Tag Archives: RDBMS

Column-oriented Part 2: Flexible Data Modeling for a Simplified End User Experience

In my previous blog, I explained how Column-oriented Database Management Systems (CDBMS), also known as columnar databases or CBAT, offer a distinct advantage over the traditional row-oriented RDBMS in terms of I/O workload, deriving primarily from basing the granularity of I/O operations on the column rather than the entire row. This technological advantage has a direct impact on the complexity of data modeling tasks and on the end-user’s experience of the data warehouse, and this is what I will discuss in today’s post. (more…)

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Column-oriented Part 1: The I/O Advantage

Column-oriented Database Management Systems (CDBMS), also referred to as columnar databases and CBAT, have been getting a lot of attention recently in the data warehouse marketplace and trade press. Interestingly, some of the newer companies offering CDBMS-based products give the impression that this is an entirely new development in the RDBMS arena. This technology has actually been around for quite a while. But the market has only recently started to recognize the many benefits of CDBMS. So, why is CDBMS now coming to be recognized as the technology that offers the best support for very large, complex data warehouses intended to support ad hoc analytics? In my opinion, one of the fundamental reasons is the reduction in I/O workload that it enables. (more…)

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Columnar Deduplication and Column Tokenization: Improving Database Performance, Security and Interoperability

For some time now, a special technique called columnar deduplication has been implemented by a number of commercially available relational database management systems. In today’s blog post, I discuss the nature and benefits of this technique, which I will refer to as column tokenization for reasons that will become evident.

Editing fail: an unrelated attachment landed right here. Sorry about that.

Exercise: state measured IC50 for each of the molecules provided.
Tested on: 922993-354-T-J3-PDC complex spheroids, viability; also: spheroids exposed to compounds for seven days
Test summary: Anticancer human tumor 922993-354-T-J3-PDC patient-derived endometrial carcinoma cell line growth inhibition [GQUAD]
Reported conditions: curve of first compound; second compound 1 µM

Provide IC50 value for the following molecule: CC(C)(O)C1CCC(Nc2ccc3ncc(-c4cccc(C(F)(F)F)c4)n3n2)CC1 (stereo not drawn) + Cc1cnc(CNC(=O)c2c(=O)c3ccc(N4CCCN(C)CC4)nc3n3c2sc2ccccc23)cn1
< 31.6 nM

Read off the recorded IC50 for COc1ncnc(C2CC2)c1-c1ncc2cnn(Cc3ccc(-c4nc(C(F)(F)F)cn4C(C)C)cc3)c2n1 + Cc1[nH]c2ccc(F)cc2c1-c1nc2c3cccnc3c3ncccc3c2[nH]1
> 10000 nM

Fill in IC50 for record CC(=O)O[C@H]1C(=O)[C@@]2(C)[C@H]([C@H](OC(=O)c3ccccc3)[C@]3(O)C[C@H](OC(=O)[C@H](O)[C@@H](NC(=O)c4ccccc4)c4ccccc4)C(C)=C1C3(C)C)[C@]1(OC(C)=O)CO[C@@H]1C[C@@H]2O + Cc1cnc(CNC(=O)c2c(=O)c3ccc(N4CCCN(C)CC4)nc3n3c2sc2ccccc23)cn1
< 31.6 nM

Column tokenization is a process in which a unique identifier (called a Token ID) is assigned to each unique value in a column, and then employed to represent that value anywhere it appears in the column. Using this approach, data size reductions of up to 50% can be achieved, depending on the number of unique values in the column (that is, on the column’s cardinality). Some RDBMSs use this technique simply as a way of compressing data; the column tokenization process is integrated into the buffer and I/O subsystems, and when a query is executed, each row needs to be materialized and the token IDs replaced by their corresponding values. At Informatica for the File Archive Service (FAS) part of the Information Lifecycle Management product family, column tokenization is the core of our technology: the tokenized structure is actually used during query execution, with row materialization occurring only when the final result set is returned. We also use special compression algorithms to achieve further size reduction, typically on the order of 95%.

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What is Data Temperature and How Does it Relate to Storage Tiers?

In my previous blog I briefly mentioned the term “data temperature.” But what exactly does this term mean? Picture yourself logging to your bank website to look for a transaction in your checking account. Very frequently you want to look for pending transactions and debits and credits that happened in the last 10 days. Frequently you need to look further, maybe one month statement, to search for a check that you don’t remember was for what. Maybe once in a quarter, you need to get information about a debit that happened three months ago, about a subscription of a new magazine that is not coming to your mailbox. And of course, once a year you check yearly statements for your tax return. Give or take a few other scenarios, I am pretty sure I covered most of your use cases, right? (more…)

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The Report of My Death Was an Exaggeration

“The report of my death was an exaggeration.”

– Mark Twain

Ah yes, another conference another old technology is declared dead.  Mainframe… dead.  Any programming language other than Java…. dead.  8 track tapes …OK, well some things thankfully do die, along with the Ford Pinto that I used to listen to the Beatles Greatest Hits Red Album over and over again on that 8 track… ah yes the good old days, but I digress. (more…)

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Replication and the Order of the Phoenix

Informatica Data Replication  has triggered a lot of interest and also a lot of questions about why replication is seeing such a resurgence in the market today. The answer is simple: the same conditions that caused its creation for mission-critical operational systems back in the early 1990′s  are now happening with data warehousing as well. (more…)

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